Welcome to Chiumento Recruitment Solutions

HR Blog – Creating a WOW in candidate experience

I’ve been lucky enough to hear Mark Robb speaking about creating a WOW in customer experience twice this year. On both occasions I have been knocked out by the lengths businesses go to in order to secure customer loyalty. In a world where it is so easy for consumers to change their buying behaviour just leaving people satisfied is no longer good enough.

On both occasions I was also struck by how bad some of the same organisations probably are at candidate experience. Even though, in many cases, customers and candidates are one and the same. For example somebody applying to a retailer for a job today could easily be an existing or future customer. With a bit of help from Mr Google it is so, so easy to find what you want somewhere else and get immediate, and maybe long term, payback for being snubbed.

So how do you create a WOW in candidate experience? Last week I sat down with some recent graduates to find an answer. To get things kicked off I asked the basic question: if you were looking for a job tomorrow what’s the minimum you’d expect from an employer? The answers went something like this:-

  • Enough information on the job requirements to make a sensible choice about whether to apply or not.
  • Details of the salary and benefits on offer – not vague “competitive” type statements
  • Clear instructions on how to apply – including guidance on what the employer specifically wants to see in CVs.
  • An acknowledgement that my application has been received.
  • A clear timetable for what will happen next.
  • Stick to the timetable you have given me.
  • Let me know the final outcome – no “if you haven’t heard within so many days please assume…” nonsense.
  • Earliest possible notification that I have been unsuccessful – allowing me to move on and look at other opportunities.
  • Some feedback and help on what I could have done better.

Deliver those eight things well and you at least stop most of the complaints. But how many organisations actually could tick all those boxes? If some recent exchanges on the CIPD LinkedIn Group are anything to go by, then not many at all. Not if 75% of candidates are saying they don’t even get acknowledgements to their applications.

(As an aside, I think it is fair to score a point back for recruiters everywhere. It’s this: many, many candidates don’t use email properly. They apply using email addresses they never check. Or have never bothered to set up the spam filter correctly. In either case they don’t see the automated acknowledgements that pop out of every self-respecting Applicant Tracking System (ATS). I’d like a pound for every candidate I have ever spoken to where that has been the case…)

Creating a WOW in candidate experience depends on doing MORE than these basic minimums. And that’s how you generate positive employer brand momentum. You see only when you exceed expectation do you win loyalty. And only with loyalty will people regularly recommend you to others. That is the path to the Nirvana of being an “employer of choice”.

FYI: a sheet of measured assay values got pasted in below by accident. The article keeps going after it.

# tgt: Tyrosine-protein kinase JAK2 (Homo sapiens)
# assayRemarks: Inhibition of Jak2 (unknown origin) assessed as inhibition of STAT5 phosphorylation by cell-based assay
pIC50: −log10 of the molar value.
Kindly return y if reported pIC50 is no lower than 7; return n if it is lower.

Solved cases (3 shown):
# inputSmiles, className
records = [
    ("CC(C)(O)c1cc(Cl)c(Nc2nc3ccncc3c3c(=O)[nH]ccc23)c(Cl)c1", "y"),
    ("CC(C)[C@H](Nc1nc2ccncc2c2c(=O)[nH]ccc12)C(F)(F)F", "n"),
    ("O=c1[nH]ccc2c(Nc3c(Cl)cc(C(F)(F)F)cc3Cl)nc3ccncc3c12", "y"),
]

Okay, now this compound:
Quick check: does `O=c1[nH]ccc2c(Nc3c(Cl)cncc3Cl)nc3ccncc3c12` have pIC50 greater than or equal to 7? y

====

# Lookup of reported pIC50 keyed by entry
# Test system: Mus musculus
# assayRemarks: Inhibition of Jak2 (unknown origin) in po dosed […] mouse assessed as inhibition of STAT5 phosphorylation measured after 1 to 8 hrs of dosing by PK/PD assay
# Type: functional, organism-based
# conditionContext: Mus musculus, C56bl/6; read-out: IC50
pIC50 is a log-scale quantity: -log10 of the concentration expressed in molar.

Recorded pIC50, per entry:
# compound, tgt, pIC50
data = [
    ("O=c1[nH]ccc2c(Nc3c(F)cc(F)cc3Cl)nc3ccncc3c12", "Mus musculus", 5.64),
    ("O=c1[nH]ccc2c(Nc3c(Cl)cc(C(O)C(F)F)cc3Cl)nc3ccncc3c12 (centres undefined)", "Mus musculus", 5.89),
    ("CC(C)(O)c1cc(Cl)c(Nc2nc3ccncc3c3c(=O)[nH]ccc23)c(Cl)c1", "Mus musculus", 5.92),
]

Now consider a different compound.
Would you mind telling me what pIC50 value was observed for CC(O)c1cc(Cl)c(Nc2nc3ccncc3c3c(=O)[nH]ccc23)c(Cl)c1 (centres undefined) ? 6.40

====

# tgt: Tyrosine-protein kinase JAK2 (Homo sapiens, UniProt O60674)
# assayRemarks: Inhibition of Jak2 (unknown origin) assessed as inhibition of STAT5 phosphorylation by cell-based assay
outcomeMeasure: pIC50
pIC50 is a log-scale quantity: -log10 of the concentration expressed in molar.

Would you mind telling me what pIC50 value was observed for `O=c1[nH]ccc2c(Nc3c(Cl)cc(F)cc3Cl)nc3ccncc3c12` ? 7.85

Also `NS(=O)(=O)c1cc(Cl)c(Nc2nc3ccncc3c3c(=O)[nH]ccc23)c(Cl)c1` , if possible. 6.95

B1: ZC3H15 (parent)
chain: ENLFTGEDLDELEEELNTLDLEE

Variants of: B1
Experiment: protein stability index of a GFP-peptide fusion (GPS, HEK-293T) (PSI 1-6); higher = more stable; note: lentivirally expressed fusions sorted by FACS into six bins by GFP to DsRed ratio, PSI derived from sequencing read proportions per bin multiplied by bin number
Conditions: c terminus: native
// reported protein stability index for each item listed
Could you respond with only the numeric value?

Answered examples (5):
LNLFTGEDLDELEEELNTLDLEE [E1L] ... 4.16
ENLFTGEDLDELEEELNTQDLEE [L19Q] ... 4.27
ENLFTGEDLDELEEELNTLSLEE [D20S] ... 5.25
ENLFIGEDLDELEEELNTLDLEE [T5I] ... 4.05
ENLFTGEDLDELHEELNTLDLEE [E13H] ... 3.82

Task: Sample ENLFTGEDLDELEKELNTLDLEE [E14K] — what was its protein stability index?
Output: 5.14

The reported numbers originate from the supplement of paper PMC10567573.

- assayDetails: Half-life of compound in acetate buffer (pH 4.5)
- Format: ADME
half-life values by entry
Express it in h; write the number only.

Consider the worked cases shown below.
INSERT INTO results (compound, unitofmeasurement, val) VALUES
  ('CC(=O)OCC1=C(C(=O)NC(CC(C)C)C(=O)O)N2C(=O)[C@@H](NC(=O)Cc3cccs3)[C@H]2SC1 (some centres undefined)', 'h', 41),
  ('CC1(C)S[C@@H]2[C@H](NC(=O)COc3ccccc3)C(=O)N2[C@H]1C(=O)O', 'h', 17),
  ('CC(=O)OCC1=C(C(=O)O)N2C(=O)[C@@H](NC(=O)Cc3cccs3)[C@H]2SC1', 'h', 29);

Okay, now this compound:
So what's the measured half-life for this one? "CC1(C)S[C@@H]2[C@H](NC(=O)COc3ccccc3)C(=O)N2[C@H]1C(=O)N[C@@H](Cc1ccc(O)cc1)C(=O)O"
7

Forget about “candidate satisfaction” surveys. There’s only one question you need ask job applicants: based on your experience how likely (on a scale of 1 to 10) are you to recommend us to your friends, family and colleagues?” In customer experience it is called a net promoter score. And very few businesses have a positive one.

If all the noise on the internet is a true reflection of candidate experience in the UK even fewer organisations would have a positive “job applicant promoter” score.

Of course the vast majority of job applicants are sent away empty handed. The retail equivalent would be a shop with lots of shelves but only enough stock to let one in 100 customers get the product they want. So getting a positive outcome will be tough – but not impossible.

I sent my graduate group away with the question: what could an employer do that would be over and above your expectation as a job applicant? That of course would be a WOW.

It will be interesting to see what they come up with. Some totally impractical and hugely expensive ideas are bound to come out. However in their somewhere I am sure there will be some bright ideas that will go into our product development plan for CareerGift. In a world where delivering poor candidate experience is common, delivering a WOW is still a relatively simple thing to do.

 

If you have enjoyed this HR blog article, we would love to hear your views below. Please have a look at some of our other articles!

 

New HR Job – HR Manager, East Herts with UK travel

TO UPLOAD YOUR DETAILS AND APPLY TO THIS ROLE CLICK HERE

HR Manager, East Herts with UK travel

Location: Hatfield office with UK travel ie Manchester, Middlesbrough etc

Duration: Permanent

Salary: Circa £42,000 + car allowance + great benefits (could flex for a great match)

Why apply?

This new HR job would be a great opportunity for a strong HR generalist used to working on a standalone basis at site within Construction or Engineering based contracted services. Whilst the post would suit someone with a great background in Employee Relations, you will do other good stuff and with a lot of on-site contractor and project managers to look after you will definitely get variety here.  You will get to know your stakeholders well and will act as a mediator, case manager & trusted advisor to the senior management team.

Role purpose:

To provide a generalist HR advisory and support service across your area, ensuring adherence to policy & procedure and best practice.  Acting as a coach to managers you will be supporting them with recruitment and selection, D& G case management, the induction and training process, succession and talent management.

You are likely to be required at site in order to support on complex ER case work, urgent recruitment requirements etc.

You will also ensure trends, statistical analysis and reports are managed in order to be available to provide impact at contract review time.  You will also manage and mentor and HR Administrator who will help you to support your contracts.

What are we looking for in an application?

You will be a full HR generalist with extensive ER & employment law experience.  Ideal would be experience in operating in a business within construction or engineering based contracted services.  You will be a robust character used to working with a blue collar workforce.  You will have experience of working with Unions and of managing TUPE.  Whilst CIPD is preferred being qualified by experience is equally acceptable.

What else can we tell you?

You will report into a Senior HR Manager for the North who is based in the North so you must be confident in working on a standalone basis from the Southern office.

 

HR job – HR Manager, West London & M4

TO UPLOAD YOUR DETAILS AND APPLY TO THIS ROLE CLICK HERE

HR Manager – West London & M4 Corridor

Location: Regional post covering multiple sites, West London & Middlesex to Reading

Duration: Permanent

Salary: Circa £42,000 + car allowance + great benefits                                           

Why would you want to apply?